PAINT THE TOWN


Work nearing completion on King City’s first historic mural

Photo above by Ryan Cronk / Contributed Photos below
Artist Jennifer Beebe-Hargrove (below) will return later this summer to add the finishing touches to the city’s first historic mural at First and Broadway streets (above). Also below, volunteer artists (from left) Janessa Cisneros, Clarissa Garcia, Hannah Stuercke and Katie Mackin with lead artist Beebe-Hargrove work on the historic mural.

KING CITY — King City is seeing the fruition of its first historic mural, sponsored by King City in Bloom’s Mural Committee along with grant funding from the Monterey County Arts Council.

The mural, located outside on King City Shopette’s east wall facing First Street off Broadway, depicts King City’s historic train depot, circa 1886, and is an almost mirror rendition of the depot’s original location across the street at the Southern Pacific train tracks.

Other historic buildings being showcased in the mural include the Hotel Camino, later known as the El Camino Hotel, which no longer exists, and the Southern Pacific Milling Company warehouse, which is still standing and was later known for years as Meyer’s Tomatoes and is now owned by David Gill.

Lead artist Jennifer Beebe-Hargrove, a former resident and 1999 graduate of King City High School, designed the mural — tentatively named “Historic Kings City Train Depot Mural” — and researched the historic depiction of a bygone era.

“Through much research, (Beebe-Hargrove) has compiled a creative and historic rendering of the origins and evolution of the town Charles King built,” said Laurie Slaten, chairwoman of King City in Bloom. “It was to be known as Kings City, and it began at the Kings Station Train Depot.”

At the base of the mural are footnoted narratives about influential people of that period, including John Ernst Steinbeck Sr., father of famous author John Steinbeck and supervisor of S.P. Milling Company; Charles and Kate King, founder of Kings City and his wife; and Collis Potter Huntington, one of four owners of the Southern Pacific Railroad who extended the rail service to Kings City to help transport Charles King’s hay crop north to lucrative markets to sell.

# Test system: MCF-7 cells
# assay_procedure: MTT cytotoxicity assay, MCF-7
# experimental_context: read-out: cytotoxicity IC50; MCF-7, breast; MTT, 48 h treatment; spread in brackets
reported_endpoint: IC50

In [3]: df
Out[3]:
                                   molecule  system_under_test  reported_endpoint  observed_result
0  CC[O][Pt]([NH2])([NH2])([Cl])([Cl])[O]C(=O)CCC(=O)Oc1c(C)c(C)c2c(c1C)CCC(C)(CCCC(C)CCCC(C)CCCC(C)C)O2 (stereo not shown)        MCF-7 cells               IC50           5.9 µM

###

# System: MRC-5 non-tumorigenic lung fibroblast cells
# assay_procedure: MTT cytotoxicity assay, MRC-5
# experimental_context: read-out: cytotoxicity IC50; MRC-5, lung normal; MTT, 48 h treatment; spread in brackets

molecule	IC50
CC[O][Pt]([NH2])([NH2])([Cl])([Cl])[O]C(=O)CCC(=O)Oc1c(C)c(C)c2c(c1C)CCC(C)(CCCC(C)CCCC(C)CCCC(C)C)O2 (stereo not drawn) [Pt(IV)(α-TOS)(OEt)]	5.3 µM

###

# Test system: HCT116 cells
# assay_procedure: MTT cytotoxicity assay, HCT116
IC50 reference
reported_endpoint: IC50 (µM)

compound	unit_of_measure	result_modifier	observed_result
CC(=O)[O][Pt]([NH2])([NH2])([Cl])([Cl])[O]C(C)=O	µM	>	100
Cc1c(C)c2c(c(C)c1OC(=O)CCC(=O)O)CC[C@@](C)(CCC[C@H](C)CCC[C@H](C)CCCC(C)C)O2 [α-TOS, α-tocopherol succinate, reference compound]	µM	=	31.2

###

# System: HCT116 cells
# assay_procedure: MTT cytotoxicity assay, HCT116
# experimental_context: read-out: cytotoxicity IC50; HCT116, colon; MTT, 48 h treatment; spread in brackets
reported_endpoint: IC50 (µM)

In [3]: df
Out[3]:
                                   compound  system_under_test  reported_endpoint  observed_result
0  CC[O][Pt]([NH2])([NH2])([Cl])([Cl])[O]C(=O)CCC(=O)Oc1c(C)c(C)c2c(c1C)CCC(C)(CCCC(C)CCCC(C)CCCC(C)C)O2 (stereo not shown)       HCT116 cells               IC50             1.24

“King City in Bloom is so appreciative of Beebe-Hargrove’s stellar artwork portfolio for this mural along with the superb volunteer artist crew that contributed their artist skills to create this intricately and beautifully detailed historic mural for King City,” Slaten said.

The installation of this intricate mural took place over the past few months with long hours in the soaring heat and strong winds, but Beebe-Hargrove and a crew of volunteer artists persevered.

The volunteer crew consisted of Beebe-Hargrove’s daughters Scarlett and Amelia Hargrove, her parents Wes and Trena Beebe, Hannah Stuercke, Peggy Hoover, Katie Mackin, Angel Monteagudo, Andrew Hernandez, Allie Cullen, Janesa Cisneros, Clarissa Garcia and Juan Gomez, all of whom lent a creative hand as time permitted for them. King City in Bloom board members also individually assisted in providing lunches each day for the dedicated artists.

“The sense of community support that was noticeable while this mural was developing along were through the community’s compliments, ‘horn honks’ from vehicles passing by, shouts of kudos and ‘thumbs ups,’ which invoked a warm and rewarding benefit for having embarked on this historic mural project,” Slaten said.

Although the mural is not quite finished, it is scheduled to be completed later this summer, when Beebe-Hargrove can return to add the finishing touches, including a border and a varnish coating. A dedication ceremony will be held afterward, most likely in the fall.

“King City in Bloom hopes the community will enjoy this historic mural for years to come and cherish this pictorial of the early years of our pioneer history in the creation of the City of King,” Slaten said.

She added that the organization is grateful to all the artist volunteers, Monterey County Arts Council, King City Shopette owner Jay Kwok for new farmhouse-style mural lamps, Umstead Electric for transitioning of the electrical lighting conduit, John Jernigan for use of the scaffolding, the community and all financial contributors to King City in Bloom for helping to make the mural project a reality.

King City in Bloom is planning for additional mural sites in the future, according to Slaten.

“This historic mural will be the first of several we hope over the next number of years,” she said.

Donations are being accepted to help finance future murals for showcasing King City’s history and can be mailed to King City in Bloom, P.O. Box 1776, King City, CA 93930. Indicate that the funds are for the “King City Historic Mural Project.” Contact Laurie Slaten at 831-385-4205 for more information.

© 2019-King City Rustler


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